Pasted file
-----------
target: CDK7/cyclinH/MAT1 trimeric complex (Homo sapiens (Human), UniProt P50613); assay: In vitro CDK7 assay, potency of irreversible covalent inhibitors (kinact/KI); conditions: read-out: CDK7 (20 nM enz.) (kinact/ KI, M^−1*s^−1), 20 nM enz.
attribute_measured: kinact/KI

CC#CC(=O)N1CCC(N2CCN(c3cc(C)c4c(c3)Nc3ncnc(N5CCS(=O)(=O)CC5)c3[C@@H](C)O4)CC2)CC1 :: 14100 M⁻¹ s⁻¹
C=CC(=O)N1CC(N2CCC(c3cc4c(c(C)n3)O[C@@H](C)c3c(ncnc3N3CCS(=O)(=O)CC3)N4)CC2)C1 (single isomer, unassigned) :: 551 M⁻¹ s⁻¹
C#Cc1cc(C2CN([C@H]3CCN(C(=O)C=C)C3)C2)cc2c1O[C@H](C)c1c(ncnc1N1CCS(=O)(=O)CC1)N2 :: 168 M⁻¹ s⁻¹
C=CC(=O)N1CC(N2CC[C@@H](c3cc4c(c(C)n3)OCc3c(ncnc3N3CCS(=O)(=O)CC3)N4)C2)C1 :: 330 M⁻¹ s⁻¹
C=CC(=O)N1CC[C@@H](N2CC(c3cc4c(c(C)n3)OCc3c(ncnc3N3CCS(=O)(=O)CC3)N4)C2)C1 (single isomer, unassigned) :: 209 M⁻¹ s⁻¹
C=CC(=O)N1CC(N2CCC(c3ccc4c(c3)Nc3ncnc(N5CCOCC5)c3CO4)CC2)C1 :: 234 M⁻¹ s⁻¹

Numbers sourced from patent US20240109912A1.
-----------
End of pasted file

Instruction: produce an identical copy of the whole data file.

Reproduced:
target: CDK7/cyclinH/MAT1 trimeric complex (Homo sapiens (Human), UniProt P50613); assay: In vitro CDK7 assay, potency of irreversible covalent inhibitors (kinact/KI); conditions: read-out: CDK7 (20 nM enz.) (kinact/ KI, M^−1*s^−1), 20 nM enz.
attribute_measured: kinact/KI

CC#CC(=O)N1CCC(N2CCN(c3cc(C)c4c(c3)Nc3ncnc(N5CCS(=O)(=O)CC5)c3[C@@H](C)O4)CC2)CC1 :: 14100 M⁻¹ s⁻¹
C=CC(=O)N1CC(N2CCC(c3cc4c(c(C)n3)O[C@@H](C)c3c(ncnc3N3CCS(=O)(=O)CC3)N4)CC2)C1 (single isomer, unassigned) :: 551 M⁻¹ s⁻¹
C#Cc1cc(C2CN([C@H]3CCN(C(=O)C=C)C3)C2)cc2c1O[C@H](C)c1c(ncnc1N1CCS(=O)(=O)CC1)N2 :: 168 M⁻¹ s⁻¹
C=CC(=O)N1CC(N2CC[C@@H](c3cc4c(c(C)n3)OCc3c(ncnc3N3CCS(=O)(=O)CC3)N4)C2)C1 :: 330 M⁻¹ s⁻¹
C=CC(=O)N1CC[C@@H](N2CC(c3cc4c(c(C)n3)OCc3c(ncnc3N3CCS(=O)(=O)CC3)N4)C2)C1 (single isomer, unassigned) :: 209 M⁻¹ s⁻¹
C=CC(=O)N1CC(N2CCC(c3ccc4c(c3)Nc3ncnc(N5CCOCC5)c3CO4)CC2)C1 :: 234 M⁻¹ s⁻¹

Numbers sourced from patent US20240109912A1.